12 Things I Learned During My First Year as a Machine Learning Engineer

Why don’t you vectorize it?”“Can I do that?”“Let’s find out.


Models built from scratch are declining (or at least you don’t need them to start)This ties back into the point about machine learning engineering merging with software engineering.

Unless your data problem is very specific, many of the major ones are quite similar, classification, regression, time series predictions, recommendations.

Services like Google’s and Microsoft’s AutoML and others are making world-class machine learning available to everyone who can upload a dataset and pick the target variable.

It’s early days but they’re gaining momentum, fast.

On the developer side of things, you’ve got libraries like fast.

ai which make state-of-the-art models available in a few lines of code and various model zoos (a collection of pre-built models) like PyTorch hub and TensorFlow hub which offer the same.

What does this mean?Knowing the basic principles of data science and machine learning is still required.

But knowing how to apply them to your problem is even more valuable.

Now there’s no reason your baselines shouldn’t be something close to, if not, state-of-the-art.


Math or code?For the client problems I worked on, we were all code first.

All the machine learning and data science code was Python.

There were times I’d dabble in math through reading a paper and replicating it but 99.

9% of the time, existing frameworks had the math covered.

This isn’t saying math is unnecessary, after all, machine learning and deep learning are both forms of applied math.

Knowing at a minimum matrix manipulation, some linear algebra and calculus, particularly the chain rule is good enough to be a practitioner.

Remember, my goal wasn’t to invent a new machine learning algorithm, it was to demonstrate to a client the potential machine learning had (or didn’t have) for their business.

Side note: In beautiful timing with this article, fast.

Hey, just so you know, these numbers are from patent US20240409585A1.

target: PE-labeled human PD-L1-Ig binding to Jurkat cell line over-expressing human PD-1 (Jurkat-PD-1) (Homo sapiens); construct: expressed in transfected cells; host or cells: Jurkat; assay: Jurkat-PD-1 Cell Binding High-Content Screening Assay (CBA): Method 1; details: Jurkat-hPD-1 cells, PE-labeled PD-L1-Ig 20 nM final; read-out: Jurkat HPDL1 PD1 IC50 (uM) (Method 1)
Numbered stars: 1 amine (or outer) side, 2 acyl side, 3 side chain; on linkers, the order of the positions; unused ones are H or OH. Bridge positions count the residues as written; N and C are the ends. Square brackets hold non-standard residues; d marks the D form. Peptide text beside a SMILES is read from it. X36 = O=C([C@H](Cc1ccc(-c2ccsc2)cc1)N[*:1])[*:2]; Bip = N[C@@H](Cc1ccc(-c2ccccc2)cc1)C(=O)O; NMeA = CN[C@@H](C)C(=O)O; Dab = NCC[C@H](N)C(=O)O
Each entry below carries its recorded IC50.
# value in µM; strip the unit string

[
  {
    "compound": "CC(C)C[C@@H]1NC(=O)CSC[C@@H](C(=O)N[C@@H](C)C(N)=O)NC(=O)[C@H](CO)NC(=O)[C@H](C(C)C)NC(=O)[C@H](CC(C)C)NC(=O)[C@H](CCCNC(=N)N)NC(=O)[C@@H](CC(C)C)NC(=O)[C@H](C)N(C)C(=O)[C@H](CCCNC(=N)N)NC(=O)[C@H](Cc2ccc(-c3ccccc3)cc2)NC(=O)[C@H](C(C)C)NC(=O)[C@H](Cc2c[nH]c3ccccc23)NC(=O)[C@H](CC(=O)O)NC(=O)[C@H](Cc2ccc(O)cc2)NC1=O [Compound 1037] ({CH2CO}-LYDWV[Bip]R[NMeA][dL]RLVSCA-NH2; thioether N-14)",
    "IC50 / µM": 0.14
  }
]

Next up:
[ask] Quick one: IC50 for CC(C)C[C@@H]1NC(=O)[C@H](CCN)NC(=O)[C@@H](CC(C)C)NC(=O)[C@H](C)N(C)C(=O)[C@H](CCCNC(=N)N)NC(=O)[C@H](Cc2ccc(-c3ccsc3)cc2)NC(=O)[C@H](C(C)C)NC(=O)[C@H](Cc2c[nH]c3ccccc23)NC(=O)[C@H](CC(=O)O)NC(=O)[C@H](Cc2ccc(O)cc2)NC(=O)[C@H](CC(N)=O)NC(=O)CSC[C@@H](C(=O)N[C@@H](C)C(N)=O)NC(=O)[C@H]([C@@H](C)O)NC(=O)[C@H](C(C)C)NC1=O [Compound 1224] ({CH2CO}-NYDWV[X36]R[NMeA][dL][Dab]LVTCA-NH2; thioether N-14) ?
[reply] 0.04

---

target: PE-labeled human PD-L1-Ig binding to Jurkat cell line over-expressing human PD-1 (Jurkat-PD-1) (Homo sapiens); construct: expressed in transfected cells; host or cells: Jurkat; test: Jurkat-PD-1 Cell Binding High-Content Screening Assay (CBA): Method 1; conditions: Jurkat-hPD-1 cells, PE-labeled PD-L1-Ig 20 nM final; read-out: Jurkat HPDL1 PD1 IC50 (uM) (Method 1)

ai have just released a new course, Deep Learning from the Foundations which goes through the math and code of deep learning from scratch.

It’s designed for people like me who are familiar with applying deep learning and machine learning but lack a math background.

To fix this, I’m going through it and it’s been immediately added to my list of favourite machine learning and data science resources.

With solid foundations, you can build your own state-of-the-art rather than iterating on a previous one.


The work you did last year will probably be void next yearThis is a given.

And is becoming more so due to the merging of software engineering and machine learning engineering.

But it’s what you signed up for.

What stays the same?Frameworks will change, libraries will change, but the underlying statistics, probability, math, these things have no expiration date (even better timing with the new fast.

ai course).

The biggest challenge is still: how you apply them.

What now?There could be more but 12 is enough.

Working at Max Kelsen was the best job I ever had.

The problems were fun but the people were better.

I learned a lot.

Leaving wasn’t an easy choice but I’ve decided to put what I learned to the test on my own.

You’ll find me at the crossroads of health, technology and art.

And live on YouTube.

If you have any questions, feel free to reach out or subscribe for updates on what I’m up to.


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